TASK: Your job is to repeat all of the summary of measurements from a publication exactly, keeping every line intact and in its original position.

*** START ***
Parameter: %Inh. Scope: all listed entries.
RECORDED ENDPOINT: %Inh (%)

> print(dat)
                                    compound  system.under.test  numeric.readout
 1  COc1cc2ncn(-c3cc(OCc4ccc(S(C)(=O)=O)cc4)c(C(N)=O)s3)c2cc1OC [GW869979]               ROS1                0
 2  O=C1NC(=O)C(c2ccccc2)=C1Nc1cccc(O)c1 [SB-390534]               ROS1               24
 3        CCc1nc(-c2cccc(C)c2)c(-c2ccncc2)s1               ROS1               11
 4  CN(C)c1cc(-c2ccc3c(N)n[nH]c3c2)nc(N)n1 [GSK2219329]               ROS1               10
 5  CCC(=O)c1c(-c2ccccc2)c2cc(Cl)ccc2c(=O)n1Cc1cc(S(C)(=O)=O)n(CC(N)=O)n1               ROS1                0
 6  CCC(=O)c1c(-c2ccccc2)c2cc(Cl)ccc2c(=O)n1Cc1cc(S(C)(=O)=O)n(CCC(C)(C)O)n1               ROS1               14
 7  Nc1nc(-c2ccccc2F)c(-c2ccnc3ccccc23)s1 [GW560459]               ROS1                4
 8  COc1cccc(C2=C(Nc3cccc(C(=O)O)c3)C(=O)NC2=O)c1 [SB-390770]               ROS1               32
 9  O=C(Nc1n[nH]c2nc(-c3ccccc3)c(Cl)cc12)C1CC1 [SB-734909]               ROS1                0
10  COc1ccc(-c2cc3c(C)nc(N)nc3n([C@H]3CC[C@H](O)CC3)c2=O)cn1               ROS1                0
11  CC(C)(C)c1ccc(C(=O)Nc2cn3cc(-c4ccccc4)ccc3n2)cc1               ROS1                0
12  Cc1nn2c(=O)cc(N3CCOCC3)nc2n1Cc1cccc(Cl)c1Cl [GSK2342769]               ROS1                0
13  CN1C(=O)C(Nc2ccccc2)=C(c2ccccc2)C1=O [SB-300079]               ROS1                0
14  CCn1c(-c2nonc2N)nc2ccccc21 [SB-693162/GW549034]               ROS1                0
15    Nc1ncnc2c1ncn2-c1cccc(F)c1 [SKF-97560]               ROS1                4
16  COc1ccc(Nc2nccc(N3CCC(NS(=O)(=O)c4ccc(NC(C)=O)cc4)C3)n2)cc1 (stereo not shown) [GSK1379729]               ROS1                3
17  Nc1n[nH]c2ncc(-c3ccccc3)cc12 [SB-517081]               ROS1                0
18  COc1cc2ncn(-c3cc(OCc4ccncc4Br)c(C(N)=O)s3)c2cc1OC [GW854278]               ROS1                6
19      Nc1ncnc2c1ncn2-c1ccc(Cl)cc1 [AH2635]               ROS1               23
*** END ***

Parameter: %Inh. Scope: all listed entries.
RECORDED ENDPOINT: %Inh (%)

> print(dat)
                                    compound  system.under.test  numeric.readout
 1  COc1cc2ncn(-c3cc(OCc4ccc(S(C)(=O)=O)cc4)c(C(N)=O)s3)c2cc1OC [GW869979]               ROS1                0
 2  O=C1NC(=O)C(c2ccccc2)=C1Nc1cccc(O)c1 [SB-390534]               ROS1               24
 3        CCc1nc(-c2cccc(C)c2)c(-c2ccncc2)s1               ROS1               11
 4  CN(C)c1cc(-c2ccc3c(N)n[nH]c3c2)nc(N)n1 [GSK2219329]               ROS1               10
 5  CCC(=O)c1c(-c2ccccc2)c2cc(Cl)ccc2c(=O)n1Cc1cc(S(C)(=O)=O)n(CC(N)=O)n1               ROS1                0
 6  CCC(=O)c1c(-c2ccccc2)c2cc(Cl)ccc2c(=O)n1Cc1cc(S(C)(=O)=O)n(CCC(C)(C)O)n1               ROS1               14
 7  Nc1nc(-c2ccccc2F)c(-c2ccnc3ccccc23)s1 [GW560459]               ROS1                4
 8  COc1cccc(C2=C(Nc3cccc(C(=O)O)c3)C(=O)NC2=O)c1 [SB-390770]               ROS1               32
 9  O=C(Nc1n[nH]c2nc(-c3ccccc3)c(Cl)cc12)C1CC1 [SB-734909]               ROS1                0
10  COc1ccc(-c2cc3c(C)nc(N)nc3n([C@H]3CC[C@H](O)CC3)c2=O)cn1               ROS1                0
11  CC(C)(C)c1ccc(C(=O)Nc2cn3cc(-c4ccccc4)ccc3n2)cc1               ROS1                0
12  Cc1nn2c(=O)cc(N3CCOCC3)nc2n1Cc1cccc(Cl)c1Cl [GSK2342769]               ROS1                0
13  CN1C(=O)C(Nc2ccccc2)=C(c2ccccc2)C1=O [SB-300079]               ROS1                0
14  CCn1c(-c2nonc2N)nc2ccccc21 [SB-693162/GW549034]               ROS1                0
15    Nc1ncnc2c1ncn2-c1cccc(F)c1 [SKF-97560]               ROS1                4
16  COc1ccc(Nc2nccc(N3CCC(NS(=O)(=O)c4ccc(NC(C)=O)cc4)C3)n2)cc1 (stereo not shown) [GSK1379729]               ROS1                3
17  Nc1n[nH]c2ncc(-c3ccccc3)cc12 [SB-517081]               ROS1                0
18  COc1cc2ncn(-c3cc(OCc4ccncc4Br)c(C(N)=O)s3)c2cc1OC [GW854278]               ROS1                6
19      Nc1ncnc2c1ncn2-c1ccc(Cl)cc1 [AH2635]               ROS1               23